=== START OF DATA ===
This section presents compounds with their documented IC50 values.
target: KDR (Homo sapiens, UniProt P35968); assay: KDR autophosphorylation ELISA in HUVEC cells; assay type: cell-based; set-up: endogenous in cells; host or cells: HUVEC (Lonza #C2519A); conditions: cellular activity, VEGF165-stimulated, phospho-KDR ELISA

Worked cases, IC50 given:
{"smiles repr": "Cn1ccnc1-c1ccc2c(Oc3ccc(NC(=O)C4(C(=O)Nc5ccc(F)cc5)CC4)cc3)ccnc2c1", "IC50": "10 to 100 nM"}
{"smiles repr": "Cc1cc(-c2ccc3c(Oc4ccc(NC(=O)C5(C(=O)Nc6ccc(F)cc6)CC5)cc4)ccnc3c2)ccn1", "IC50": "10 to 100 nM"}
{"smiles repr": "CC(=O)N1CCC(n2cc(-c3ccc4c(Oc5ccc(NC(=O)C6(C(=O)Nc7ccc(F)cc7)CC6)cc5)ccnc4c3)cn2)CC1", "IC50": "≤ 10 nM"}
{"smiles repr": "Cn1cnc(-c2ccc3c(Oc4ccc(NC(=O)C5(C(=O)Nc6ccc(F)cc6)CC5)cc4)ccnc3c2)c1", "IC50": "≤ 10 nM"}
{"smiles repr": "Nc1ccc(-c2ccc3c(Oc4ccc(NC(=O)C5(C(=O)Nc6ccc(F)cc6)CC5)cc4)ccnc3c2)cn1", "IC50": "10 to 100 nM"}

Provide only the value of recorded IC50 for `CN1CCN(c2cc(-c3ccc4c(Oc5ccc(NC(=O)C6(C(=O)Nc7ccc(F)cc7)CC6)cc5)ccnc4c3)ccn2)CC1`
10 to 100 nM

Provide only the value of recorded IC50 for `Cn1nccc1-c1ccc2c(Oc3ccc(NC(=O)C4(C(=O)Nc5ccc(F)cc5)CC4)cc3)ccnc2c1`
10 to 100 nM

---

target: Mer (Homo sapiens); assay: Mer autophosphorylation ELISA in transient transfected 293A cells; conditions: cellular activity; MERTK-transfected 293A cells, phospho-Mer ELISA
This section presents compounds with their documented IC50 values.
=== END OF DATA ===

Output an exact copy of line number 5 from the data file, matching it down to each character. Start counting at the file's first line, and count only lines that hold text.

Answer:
{"smiles repr": "Cc1cc(-c2ccc3c(Oc4ccc(NC(=O)C5(C(=O)Nc6ccc(F)cc6)CC5)cc4)ccnc3c2)ccn1", "IC50": "10 to 100 nM"}